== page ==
# Lecture 1: Microscopic Theory of Radiation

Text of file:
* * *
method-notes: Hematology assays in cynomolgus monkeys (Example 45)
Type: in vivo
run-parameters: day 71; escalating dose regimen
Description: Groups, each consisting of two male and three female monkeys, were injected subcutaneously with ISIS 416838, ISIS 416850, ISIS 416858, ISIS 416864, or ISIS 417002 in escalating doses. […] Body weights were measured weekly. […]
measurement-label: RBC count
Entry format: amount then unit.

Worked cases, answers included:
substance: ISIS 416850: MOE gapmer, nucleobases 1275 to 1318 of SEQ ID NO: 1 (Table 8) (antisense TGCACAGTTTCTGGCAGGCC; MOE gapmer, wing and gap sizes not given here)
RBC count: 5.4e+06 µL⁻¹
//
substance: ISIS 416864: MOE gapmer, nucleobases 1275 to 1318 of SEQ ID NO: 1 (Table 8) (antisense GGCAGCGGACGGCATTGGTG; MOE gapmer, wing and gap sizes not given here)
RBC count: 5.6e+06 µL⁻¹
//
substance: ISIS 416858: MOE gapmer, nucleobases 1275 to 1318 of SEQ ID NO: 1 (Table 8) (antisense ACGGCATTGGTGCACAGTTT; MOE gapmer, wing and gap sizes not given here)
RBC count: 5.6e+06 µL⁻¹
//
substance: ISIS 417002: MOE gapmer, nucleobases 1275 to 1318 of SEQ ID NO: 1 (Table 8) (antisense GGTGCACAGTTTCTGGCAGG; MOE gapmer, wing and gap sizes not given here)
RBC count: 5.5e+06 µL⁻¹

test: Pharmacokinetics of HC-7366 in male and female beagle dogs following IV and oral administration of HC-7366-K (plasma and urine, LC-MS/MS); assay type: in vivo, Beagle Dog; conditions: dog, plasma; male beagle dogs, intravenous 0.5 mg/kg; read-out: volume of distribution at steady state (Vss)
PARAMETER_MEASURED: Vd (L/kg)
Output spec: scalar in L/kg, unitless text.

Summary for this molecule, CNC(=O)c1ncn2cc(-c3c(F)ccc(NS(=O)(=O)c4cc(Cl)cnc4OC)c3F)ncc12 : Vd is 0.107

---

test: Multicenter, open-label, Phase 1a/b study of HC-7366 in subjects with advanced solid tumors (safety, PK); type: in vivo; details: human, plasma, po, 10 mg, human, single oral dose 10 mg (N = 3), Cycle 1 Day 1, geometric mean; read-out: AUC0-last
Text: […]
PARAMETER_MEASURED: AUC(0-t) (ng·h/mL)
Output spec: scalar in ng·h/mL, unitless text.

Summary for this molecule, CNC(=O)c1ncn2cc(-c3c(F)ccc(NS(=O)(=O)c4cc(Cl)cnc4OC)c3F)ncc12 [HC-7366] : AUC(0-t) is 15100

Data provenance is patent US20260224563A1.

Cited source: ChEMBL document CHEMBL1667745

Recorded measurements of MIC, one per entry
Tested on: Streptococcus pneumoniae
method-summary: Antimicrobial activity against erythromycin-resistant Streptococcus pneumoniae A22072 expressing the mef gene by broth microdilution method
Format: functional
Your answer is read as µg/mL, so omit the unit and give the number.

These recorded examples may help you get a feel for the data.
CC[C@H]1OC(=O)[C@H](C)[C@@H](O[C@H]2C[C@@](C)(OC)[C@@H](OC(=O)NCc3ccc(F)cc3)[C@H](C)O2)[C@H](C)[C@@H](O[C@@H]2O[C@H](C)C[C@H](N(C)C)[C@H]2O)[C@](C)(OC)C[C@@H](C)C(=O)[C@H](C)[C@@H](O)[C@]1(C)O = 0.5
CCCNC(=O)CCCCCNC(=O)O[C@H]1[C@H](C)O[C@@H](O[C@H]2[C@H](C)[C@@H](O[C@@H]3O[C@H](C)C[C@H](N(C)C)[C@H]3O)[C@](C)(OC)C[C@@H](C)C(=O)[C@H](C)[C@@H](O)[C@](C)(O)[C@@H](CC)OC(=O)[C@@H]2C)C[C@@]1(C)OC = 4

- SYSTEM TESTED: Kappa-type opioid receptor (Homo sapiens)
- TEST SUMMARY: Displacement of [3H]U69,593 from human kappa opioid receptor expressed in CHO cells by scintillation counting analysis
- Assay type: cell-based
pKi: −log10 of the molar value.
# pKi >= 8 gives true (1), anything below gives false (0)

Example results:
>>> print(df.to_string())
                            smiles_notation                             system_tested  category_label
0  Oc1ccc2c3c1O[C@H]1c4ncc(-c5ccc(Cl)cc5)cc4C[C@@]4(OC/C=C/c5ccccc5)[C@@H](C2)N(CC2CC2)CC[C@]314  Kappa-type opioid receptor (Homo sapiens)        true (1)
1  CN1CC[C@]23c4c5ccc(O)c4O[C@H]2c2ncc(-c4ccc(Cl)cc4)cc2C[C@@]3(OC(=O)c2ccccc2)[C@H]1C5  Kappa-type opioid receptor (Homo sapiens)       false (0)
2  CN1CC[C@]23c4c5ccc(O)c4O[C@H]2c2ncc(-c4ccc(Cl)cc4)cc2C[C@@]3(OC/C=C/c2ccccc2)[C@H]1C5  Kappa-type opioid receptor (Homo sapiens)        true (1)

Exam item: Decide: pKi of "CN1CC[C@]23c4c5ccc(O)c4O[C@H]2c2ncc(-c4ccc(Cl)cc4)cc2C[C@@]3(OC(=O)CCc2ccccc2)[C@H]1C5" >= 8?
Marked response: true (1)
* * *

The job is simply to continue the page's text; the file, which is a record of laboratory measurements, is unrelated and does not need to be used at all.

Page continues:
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2 2 Section 2 Now let s take the continuum limit, L. Then total energy up to frequency ω in the blackbody is 2π ω ω n e ωnβ = nk cosθ dφ d nk 2 ω n 0 e ωnβ (5) =4π L3 ω 8π 0 3 dω ω 3 e ω β (6) nk ω E(ω) = d 3, the intensity of light as a function of frequency is I(ω) = V de(ω) dω = π 2 ω 3 e ωβ Which is Plank s showed in 900 correctly matches experiment. (NB: I threw in a factor of 2 for the 2 polarizations of light, which you shouldn t worry about yet.). What does this have to do with Quantum Field Theory? Well, in order for this derivation, which used equilibrium statistical mechanics, to make sense, light has to be able to equilibrate. That also implies that if we shine monochromatic light into the box, eventually it must reach all frequencies. But if different frequencies are different particles, equilibration must involve one kind of particle turning into another kind of particle. So particles must get created and destroyed. Quantum field theory tells us how that happens. (7) 2 Einstein Coefficients The easiest handle on the creation of light comes from the coefficient of spontaneous emission. This is the rate for an excited atom to emit light. Even by 900, this phenomenon had been observed in chemical reactions, and as a form of radioactivity. But at that time, it was only understood statistically. In 906, Einstein developed a beautiful proof of the relation between emission and absorption based on the existence of thermal equilibrium. In addition to being relevant to chemical phenomenology, his relation made explicit why a first principles quantum theory of fields was needed. Einstein said: Suppose we have a cavity full of atoms with energy levels E and E 2. Say there are n of the E atoms and n 2 of the E 2 atoms. Let ω = E 2 E. The probability for an E 2 atom to emit a photon of frequency ω and transition to state E is called the coefficient for spontaneous emission. The probability for a photon of frequency ω to induce a transition from 2 to is proportional to the coefficient of stimulated emission B and to the number of photons of frequency ω in the cavity, that is, the intensity I(ω). Then dn 2 = [+BI(ω)] n 2 (8) The probability for a photon to induce a transition from to 2 is called the coefficient of stimulated absorption B, which in general may be different from B. So, dn = B I(ω)n (9) Note, we computed I(ω) above for the equilibrium blackbody situation, but these equations hold for any I(ω), for example, if we shine a laser beam at our atoms in the lab. t this point, Einstein assumes the gas is in equilibrium. Then the rate going up must be the same as the rate going down, so dn 2 =dn. So, [ +BI(ω)] n 2 =B I(ω)n (0) In equilibrium the number densities are determined by Boltzmann distributions. n = Ne βe n 2 = Ne βe2 () where N is some normalization factor. Then [ B e βe Be βe2 ] I(ω)=e βe 2 (2)